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Data storage capacity needs are doubling every one to two years. What happens every minute on the internet creates the need for massive data storage.

The opportunity that cloud computing provides to business has led to a shift in I.T. from traditional models to cloud models. This shift will hit over USD 1 trillion annually over the next decade. It is for this reason that businesses have been prompted to establish relationships with multiple cloud providers across numerous geographies, in addition to maintaining some of their own hosted or colocated I.T. capabilities by this shift, and this is playing out very well for many companies – Amazon being a very good example. In fact, as of the end of the 2nd quarter of 2018, 55% of Amazon’s consolidated operating income is currently coming directly from their Cloud data storage business or AWS.

At a recent media forum held in Sofitel Hotel in Manila, Monsoon Blockchain Storage USA (“Monsoon”) was formally introduced to the Philippine market. Monsoon is a blockchain-based decentralized protocol that aims to construct a worldwide storage and cloud optimization network of users and providers based on their innovative technology which distributes more than ample storage and optimizes the cloud.

The event was spearheaded by Monsoon’s Chairman and Co-founder Michael J. Woods, former CEO of the prestigious Rothschild & Co. Asset Management Inc., USA, and a world-renowned finance expert; and, Gracie Llana-Walker, the former Director of Technology for the Archdiocese of LA and Montebello USD and an active community leader, who was appointed as Monsoon’s Southeast Asian Consultant for Strategic Partnerships. During the event, Mr. Woods discussed global investment trends, cloud-based storage solutions and wealth management. He also identified a number of challenges that currently exist with the movement to cloud computing; albeit having unlocked a vast number of opportunities as well. He also stressed that investors should not only consider these trends and usage growth, but also to take action upon them in some way.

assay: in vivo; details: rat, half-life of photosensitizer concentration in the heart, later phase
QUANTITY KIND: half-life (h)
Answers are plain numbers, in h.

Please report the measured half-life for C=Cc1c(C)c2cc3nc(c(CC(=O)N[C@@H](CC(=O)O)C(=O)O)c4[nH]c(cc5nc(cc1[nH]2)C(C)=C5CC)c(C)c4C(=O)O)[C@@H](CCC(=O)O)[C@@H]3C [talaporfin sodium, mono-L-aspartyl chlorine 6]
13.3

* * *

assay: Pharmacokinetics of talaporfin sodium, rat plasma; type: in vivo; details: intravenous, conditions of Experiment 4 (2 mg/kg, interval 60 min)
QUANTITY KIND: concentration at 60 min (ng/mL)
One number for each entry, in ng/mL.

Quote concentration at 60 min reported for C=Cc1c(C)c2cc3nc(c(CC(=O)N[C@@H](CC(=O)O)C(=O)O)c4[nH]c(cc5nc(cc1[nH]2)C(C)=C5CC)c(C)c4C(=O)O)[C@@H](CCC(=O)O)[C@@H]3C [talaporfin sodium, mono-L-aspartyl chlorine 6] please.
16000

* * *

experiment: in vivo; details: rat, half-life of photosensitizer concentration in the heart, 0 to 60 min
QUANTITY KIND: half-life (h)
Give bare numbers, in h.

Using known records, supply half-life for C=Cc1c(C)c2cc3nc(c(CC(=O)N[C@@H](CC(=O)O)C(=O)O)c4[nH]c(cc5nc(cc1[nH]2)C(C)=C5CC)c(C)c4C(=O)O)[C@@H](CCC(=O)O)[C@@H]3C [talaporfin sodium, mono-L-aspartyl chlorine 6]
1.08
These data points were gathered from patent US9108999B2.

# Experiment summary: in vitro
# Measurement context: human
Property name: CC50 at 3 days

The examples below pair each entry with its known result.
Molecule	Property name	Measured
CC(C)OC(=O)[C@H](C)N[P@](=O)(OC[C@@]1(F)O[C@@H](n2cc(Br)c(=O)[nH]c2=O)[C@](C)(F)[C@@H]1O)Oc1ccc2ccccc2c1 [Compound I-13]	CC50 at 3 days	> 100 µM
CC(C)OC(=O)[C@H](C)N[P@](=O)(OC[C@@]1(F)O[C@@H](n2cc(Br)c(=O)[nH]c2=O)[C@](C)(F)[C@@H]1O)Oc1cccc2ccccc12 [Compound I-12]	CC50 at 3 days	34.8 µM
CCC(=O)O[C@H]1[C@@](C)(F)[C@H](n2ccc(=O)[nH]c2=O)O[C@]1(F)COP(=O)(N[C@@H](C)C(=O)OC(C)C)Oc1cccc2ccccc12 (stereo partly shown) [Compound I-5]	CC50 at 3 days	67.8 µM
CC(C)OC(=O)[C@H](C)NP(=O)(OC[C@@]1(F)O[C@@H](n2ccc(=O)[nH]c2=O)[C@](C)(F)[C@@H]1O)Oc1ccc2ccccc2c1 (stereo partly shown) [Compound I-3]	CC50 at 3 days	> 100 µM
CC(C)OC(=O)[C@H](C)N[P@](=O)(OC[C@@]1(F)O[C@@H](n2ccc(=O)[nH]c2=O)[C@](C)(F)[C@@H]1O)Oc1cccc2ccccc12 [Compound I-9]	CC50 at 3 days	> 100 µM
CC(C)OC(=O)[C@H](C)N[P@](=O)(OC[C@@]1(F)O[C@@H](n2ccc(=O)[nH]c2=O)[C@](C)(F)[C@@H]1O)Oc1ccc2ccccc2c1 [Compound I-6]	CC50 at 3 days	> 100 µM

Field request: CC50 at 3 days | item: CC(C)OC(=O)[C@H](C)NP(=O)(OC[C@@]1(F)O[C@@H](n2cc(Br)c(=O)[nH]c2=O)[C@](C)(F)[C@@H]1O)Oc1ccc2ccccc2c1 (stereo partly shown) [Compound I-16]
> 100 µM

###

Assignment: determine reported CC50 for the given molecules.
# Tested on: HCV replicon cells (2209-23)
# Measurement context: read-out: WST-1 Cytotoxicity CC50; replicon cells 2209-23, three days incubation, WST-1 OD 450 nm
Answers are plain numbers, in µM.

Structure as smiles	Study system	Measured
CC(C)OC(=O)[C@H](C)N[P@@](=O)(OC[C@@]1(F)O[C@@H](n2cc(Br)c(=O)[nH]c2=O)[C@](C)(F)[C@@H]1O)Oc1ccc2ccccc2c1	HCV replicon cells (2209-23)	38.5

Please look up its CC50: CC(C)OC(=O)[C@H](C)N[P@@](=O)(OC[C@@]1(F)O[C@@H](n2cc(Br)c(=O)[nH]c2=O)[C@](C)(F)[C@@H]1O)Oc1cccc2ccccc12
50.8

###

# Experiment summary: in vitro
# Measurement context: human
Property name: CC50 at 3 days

Mr. Woods explained that Monsoon seeks to address the two main limitations of cloud computing, namely: a centralized network of servers; and, limited optimization of data cost correlated to data usage. Monsoon’s goal is to solve limited cloud optimization technology by optimizing client data storage across multiple cloud based providers. At the same time, Monsoon’s blockchain security protocol solves many security risks inherent in cloud computing.

Atty Raji Mendoza of Mendoza, Anterro & Associates law firm, however, raised his concern on whether this sector should be more regulated or not, since some economic zones offering Fintech opportunities have tightened the noose by requiring these companies to be backed up by hard assets, among other conditions. These restrictions, however, seem to run contrary to its nature of decentralized transactions.

Despite this, Ardy Mejorada, Secretary of World Blockchain Organization (WBO), ASEAN, an organization registered under the United Nation Economic and Social Council (UN ECOSOC), welcomed the entry of Monsoon in Manila and said “We look forward to collaborating with the company in sharing best practices and disseminating the effective adoption of blockchain in general via the Monsoon company.”

Mr. Woods believes that blockchain and Monsoon will impact almost every business sector globally. “With the vast demands presented by the digital era, Monsoon, through its seasoned management team, specialized engineering team, and industry partners such as IBM, is more than prepared and able to help businesses manage the explosion of data created and stored into their cloud-based systems and link them to our blockchain technology platform so they can keep stride with the 4th Industrial Revolution,” Mr. Woods added.

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